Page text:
BatchNorm2d results not matching BatchNorm in libtorch 1.4

Hello,
I recently upgraded from libtorch 1.2 to 1.4 and, among other things, replaced torch::nn::BatchNorm with torch::nn::BatchNorm2d in my code, since the former is now deprecated. I started seeing vastly different results with the new library, and tracked them to batch norm. Below is a minimal example that already shows the issue.

I would maybe expect some small delta between the two classes, but the differences I’m seeing in large runs are huge, going all the way from training fine to not converging at all. I did not see anything in the documentation that would explain such change in behavior.

Could someone please advise if there was any intentional (possibly undocumented) change in behavior between BatchNorm and BatchNorm2d in libtorch 1.4? Thanks!

#include <torch/torch.h>
#include <iostream>

int main()
{
    int64_t const C(3), H(4), W(4);
    torch::manual_seed(1);
    auto const input = torch::rand({1, C, H, W});

    /*** The two outputs below should be identical, but are vastly different! ***/
    torch::manual_seed(1);
    std::cout << torch::nn::BatchNorm(C)->forward(input) << std::endl;

    torch::manual_seed(1);
    std::cout << torch::nn::BatchNorm2d(C)->forward(input) << std::endl;

    return 0;
}

Here’s the output of the above:

Warning: torch::nn::BatchNorm module is deprecated and will be removed in 1.5. Use BatchNorm{1,2,3}d instead. (BatchNormImpl at ../../torch/csrc/api/src/nn/modules/batchnorm.cpp:21)
(1,1,.,.) = 
  0.9024 -0.8736 -0.4140  0.8172
 -1.8019  1.0592 -0.4361  0.8903
  0.2040 -0.2815  0.4608  0.0375
  0.6239 -0.7776 -0.1895 -0.2213

(1,2,.,.) = 
  0.0272 -0.0509  0.4098  0.1145
 -0.2442 -0.3657 -0.1367 -0.2751
 -0.2169 -0.0237  0.2639  0.2363
 -0.5616  0.2764  0.0978  0.4488

(1,3,.,.) = 
  0.4244 -0.5917 -0.6174 -0.3144
  0.5654 -0.1102  0.2743 -0.3030
  0.6321 -0.2761  0.4825  0.0052
 -0.3432  0.3300 -0.3458  0.1877
[ CPUFloatType{1,3,4,4} ]
(1,1,.,.) = 
  1.1911 -1.1530 -0.5465  1.0787
 -2.3783  1.3981 -0.5756  1.1752
  0.2692 -0.3715  0.6082  0.0494
  0.8235 -1.0264 -0.2501 -0.2921

(1,2,.,.) = 
  0.0975 -0.1822  1.4672  0.4098
 -0.8742 -1.3091 -0.4895 -0.9849
 -0.7766 -0.0848  0.9450  0.8462
 -2.0108  0.9897  0.3500  1.6069

(1,3,.,.) = 
  1.0529 -1.4680 -1.5317 -0.7800
  1.4028 -0.2734  0.6805 -0.7517
  1.5682 -0.6850  1.1971  0.0129
 -0.8514  0.8186 -0.8578  0.4658
[ CPUFloatType{1,3,4,4} ]

For the simple repro example, the Python equivalent gives the same output as BatchNorm2d in libtorch 1.4:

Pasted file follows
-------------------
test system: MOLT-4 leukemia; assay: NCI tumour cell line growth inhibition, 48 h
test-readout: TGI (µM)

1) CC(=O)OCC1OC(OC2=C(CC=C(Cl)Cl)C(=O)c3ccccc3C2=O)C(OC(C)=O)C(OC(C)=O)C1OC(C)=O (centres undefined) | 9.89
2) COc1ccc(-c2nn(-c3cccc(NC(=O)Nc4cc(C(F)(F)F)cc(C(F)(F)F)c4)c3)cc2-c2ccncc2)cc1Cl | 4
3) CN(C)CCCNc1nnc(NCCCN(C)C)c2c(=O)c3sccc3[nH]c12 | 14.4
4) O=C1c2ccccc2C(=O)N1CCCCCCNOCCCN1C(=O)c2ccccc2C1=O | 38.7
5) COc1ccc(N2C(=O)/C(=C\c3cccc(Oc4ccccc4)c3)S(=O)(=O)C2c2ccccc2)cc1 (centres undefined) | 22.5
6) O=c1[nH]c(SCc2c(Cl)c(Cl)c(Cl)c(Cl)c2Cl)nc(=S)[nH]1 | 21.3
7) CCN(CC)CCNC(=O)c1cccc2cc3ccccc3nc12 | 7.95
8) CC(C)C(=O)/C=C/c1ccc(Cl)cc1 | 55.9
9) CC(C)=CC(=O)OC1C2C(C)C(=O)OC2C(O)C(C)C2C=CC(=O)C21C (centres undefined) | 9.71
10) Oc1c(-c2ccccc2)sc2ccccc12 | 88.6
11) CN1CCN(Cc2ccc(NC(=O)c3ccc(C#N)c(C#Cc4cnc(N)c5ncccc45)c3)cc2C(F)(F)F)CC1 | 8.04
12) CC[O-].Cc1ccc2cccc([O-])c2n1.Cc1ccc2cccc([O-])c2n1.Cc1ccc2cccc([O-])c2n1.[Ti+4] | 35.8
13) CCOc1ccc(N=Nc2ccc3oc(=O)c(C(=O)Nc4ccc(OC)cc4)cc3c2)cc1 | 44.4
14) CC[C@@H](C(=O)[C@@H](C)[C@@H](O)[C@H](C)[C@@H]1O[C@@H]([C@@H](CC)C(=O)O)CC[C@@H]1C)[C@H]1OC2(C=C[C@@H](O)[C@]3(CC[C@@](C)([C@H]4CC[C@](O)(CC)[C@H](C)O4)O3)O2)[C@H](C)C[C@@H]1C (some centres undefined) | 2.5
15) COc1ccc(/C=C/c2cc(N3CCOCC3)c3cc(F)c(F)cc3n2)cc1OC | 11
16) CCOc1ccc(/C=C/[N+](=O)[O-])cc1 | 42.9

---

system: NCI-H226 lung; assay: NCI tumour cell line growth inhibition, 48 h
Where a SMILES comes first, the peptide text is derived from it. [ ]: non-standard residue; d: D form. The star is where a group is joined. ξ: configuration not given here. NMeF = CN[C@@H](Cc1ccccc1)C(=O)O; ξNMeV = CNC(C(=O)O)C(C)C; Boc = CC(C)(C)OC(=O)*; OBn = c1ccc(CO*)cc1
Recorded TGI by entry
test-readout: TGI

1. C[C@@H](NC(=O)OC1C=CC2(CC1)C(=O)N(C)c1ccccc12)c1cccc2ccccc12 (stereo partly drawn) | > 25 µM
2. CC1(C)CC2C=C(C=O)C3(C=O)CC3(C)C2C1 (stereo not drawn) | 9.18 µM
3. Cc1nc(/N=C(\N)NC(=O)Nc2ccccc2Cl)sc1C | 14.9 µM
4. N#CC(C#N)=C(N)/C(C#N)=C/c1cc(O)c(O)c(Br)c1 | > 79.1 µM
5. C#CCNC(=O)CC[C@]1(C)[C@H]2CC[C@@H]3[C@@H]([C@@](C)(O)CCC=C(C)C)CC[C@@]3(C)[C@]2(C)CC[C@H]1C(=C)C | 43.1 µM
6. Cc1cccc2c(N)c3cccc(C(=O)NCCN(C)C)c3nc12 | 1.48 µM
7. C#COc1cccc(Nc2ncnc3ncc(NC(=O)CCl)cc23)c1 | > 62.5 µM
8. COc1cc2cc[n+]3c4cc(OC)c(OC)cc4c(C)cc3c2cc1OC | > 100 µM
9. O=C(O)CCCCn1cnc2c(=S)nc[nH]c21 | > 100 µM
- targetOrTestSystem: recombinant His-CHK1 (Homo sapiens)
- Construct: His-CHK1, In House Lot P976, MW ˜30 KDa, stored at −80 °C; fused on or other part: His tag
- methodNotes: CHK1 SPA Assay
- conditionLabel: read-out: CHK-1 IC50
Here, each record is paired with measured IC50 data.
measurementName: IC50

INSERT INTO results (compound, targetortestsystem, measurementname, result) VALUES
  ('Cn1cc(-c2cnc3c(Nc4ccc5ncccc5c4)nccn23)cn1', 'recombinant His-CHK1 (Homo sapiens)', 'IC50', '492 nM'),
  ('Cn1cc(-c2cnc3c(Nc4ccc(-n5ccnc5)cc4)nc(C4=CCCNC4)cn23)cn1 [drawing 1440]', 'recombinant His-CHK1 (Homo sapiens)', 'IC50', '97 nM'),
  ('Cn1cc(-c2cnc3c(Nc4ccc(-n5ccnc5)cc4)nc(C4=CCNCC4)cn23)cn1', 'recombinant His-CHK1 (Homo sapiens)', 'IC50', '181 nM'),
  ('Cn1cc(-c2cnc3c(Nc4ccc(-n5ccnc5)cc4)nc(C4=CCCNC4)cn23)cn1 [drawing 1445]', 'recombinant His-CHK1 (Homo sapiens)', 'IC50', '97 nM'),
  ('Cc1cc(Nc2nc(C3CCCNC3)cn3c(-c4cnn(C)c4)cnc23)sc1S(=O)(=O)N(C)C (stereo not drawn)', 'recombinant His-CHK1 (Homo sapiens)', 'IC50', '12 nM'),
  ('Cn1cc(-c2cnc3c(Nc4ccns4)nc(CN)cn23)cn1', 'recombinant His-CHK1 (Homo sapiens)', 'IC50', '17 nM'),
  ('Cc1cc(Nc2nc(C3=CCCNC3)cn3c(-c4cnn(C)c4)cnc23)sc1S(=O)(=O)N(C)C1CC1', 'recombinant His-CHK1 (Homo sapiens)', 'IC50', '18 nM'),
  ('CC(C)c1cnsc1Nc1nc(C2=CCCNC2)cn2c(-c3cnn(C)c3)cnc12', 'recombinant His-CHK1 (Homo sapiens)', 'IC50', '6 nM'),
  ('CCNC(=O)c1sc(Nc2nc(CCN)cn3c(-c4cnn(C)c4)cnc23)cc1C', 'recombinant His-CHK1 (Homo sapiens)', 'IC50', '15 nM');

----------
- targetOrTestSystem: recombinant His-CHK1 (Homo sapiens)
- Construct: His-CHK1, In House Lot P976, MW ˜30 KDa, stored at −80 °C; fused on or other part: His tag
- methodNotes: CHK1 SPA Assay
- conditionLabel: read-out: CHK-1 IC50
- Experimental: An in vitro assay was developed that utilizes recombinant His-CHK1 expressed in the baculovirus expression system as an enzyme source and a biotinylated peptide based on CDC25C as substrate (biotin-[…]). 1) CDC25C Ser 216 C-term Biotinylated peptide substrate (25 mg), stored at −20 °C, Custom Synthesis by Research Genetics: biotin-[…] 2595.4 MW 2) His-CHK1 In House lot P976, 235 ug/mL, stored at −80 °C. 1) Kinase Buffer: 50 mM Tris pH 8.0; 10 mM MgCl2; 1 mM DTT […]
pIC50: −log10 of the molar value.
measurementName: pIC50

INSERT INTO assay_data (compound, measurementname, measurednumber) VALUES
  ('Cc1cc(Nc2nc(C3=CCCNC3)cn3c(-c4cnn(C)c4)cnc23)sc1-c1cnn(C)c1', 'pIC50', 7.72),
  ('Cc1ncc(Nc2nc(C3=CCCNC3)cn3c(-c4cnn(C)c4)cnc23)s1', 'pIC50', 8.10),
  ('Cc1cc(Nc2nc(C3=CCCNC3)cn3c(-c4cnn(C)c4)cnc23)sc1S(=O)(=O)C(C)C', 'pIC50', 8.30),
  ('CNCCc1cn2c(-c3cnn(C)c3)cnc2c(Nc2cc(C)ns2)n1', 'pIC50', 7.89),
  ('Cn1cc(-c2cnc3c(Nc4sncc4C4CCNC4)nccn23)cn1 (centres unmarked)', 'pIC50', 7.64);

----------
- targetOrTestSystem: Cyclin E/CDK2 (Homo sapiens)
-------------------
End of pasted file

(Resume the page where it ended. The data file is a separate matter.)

>>> import torch
>>> torch.manual_seed(1)
<torch._C.Generator object at 0x7f3d14d2ddb0>
>>> input = torch.rand(1, 3, 4, 4)
>>> torch.manual_seed(1)
<torch._C.Generator object at 0x7f3d14d2ddb0>
>>> torch.nn.BatchNorm2d(3)(input)
tensor([[[[ 1.1911, -1.1530, -0.5465,  1.0787],
          [-2.3783,  1.3981, -0.5756,  1.1752],
          [ 0.2692, -0.3715,  0.6082,  0.0494],
          [ 0.8235, -1.0264, -0.2501, -0.2921]],
 
         [[ 0.0975, -0.1822,  1.4672,  0.4098],
          [-0.8742, -1.3091, -0.4895, -0.9849],
          [-0.7766, -0.0848,  0.9450,  0.8462],
          [-2.0108,  0.9897,  0.3500,  1.6069]],
 
         [[ 1.0529, -1.4680, -1.5317, -0.7800],
          [ 1.4028, -0.2734,  0.6805, -0.7517],
          [ 1.5682, -0.6850,  1.1971,  0.0129],
          [-0.8514,  0.8186, -0.8578,  0.4658]]]],
       grad_fn=<NativeBatchNormBackward>)

For model convergence in general, have you tried training the equivalent Python model and checking that it converges?

Hi, thanks for your response.
Interestingly, I get the old BatchNorm answer from Python (I have torch.__version__ = 1.1.0, you’re probably using a more recent version).
This indicates that both Python and libtorch changed behavior recently. A simple math shows that the results of the new BatchNorm2d are actually correct. What I would like to understand, though, is what changed between these two. If I know what the old implementation did, hopefully I can understand why my model converged there, but not anymore.

Answering my own question: apparently there was a change in how the weights (gamma) are initialized from BatchNorm to BatchNorm2d, going from random uniform to a vector of ones. Unfortunately, I don’t think this was documented anywhere and, for reasons I don’t really understand, had a huge impact on convergence for the model I was training. The good news is that I can initialize those weights myself and recover the previous behavior.

Anyway, thanks for your help!

The change of the gamma initialization landed in the 1.2 release and was mentioned in the release notes.
Were you using a 1.2-pre-release?

Hi, I’m pretty sure I wasn’t using a pre-release version (the build-version file shows 1.2.0+cpu).
Assuming I’m note mistaken there, libtorch 1.2.0 doesn’t even seem to have a BatchNorm2d class. Are you sure you’re not talking about Python?

PyTorch 1.2.0 changed the weight init behavior of BatchNorm2d in Python (with reasons documented in https://github.com/pytorch/pytorch/issues/12259). BatchNorm2d in libtorch is mirroring how BatchNorm2d in Python behaves currently.

Thanks for the reference! Besides matching Python, initializing the weights to all-ones intuitively seems like the right thing to do – although, technically, this is not suggested in the original paper, and I haven’t seen any study of the effects of BatchNorm initialization on convergence/performance. I’m still puzzled by the huge negative impact this had on my results!